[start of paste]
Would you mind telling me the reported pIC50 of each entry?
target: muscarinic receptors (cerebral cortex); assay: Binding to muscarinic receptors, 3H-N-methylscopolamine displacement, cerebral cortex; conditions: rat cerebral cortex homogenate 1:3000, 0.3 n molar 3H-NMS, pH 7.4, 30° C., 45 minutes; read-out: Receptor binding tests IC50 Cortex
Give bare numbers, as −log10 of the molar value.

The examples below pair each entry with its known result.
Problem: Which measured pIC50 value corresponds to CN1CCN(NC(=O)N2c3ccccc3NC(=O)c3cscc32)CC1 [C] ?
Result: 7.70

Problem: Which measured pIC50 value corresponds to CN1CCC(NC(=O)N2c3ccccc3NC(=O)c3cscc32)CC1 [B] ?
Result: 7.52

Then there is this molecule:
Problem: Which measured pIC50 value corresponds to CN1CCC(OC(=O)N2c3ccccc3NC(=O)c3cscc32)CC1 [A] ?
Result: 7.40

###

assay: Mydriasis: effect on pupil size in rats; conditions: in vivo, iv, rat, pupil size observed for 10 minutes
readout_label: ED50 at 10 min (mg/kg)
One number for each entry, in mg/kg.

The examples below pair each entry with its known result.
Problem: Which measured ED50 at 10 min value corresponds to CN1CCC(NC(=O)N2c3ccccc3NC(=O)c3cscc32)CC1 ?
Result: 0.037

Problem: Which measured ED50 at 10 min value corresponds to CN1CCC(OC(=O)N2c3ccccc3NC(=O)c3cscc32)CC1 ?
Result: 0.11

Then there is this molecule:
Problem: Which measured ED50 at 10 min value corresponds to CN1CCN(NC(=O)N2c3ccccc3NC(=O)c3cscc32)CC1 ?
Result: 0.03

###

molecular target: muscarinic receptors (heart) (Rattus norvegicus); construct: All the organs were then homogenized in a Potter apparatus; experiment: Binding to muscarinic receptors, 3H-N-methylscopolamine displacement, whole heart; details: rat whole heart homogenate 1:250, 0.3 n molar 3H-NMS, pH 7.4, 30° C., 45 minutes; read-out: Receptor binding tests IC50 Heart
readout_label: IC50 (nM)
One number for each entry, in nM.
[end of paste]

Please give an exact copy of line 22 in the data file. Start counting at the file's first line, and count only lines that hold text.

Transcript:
Problem: Which measured ED50 at 10 min value corresponds to CN1CCN(NC(=O)N2c3ccccc3NC(=O)c3cscc32)CC1 ?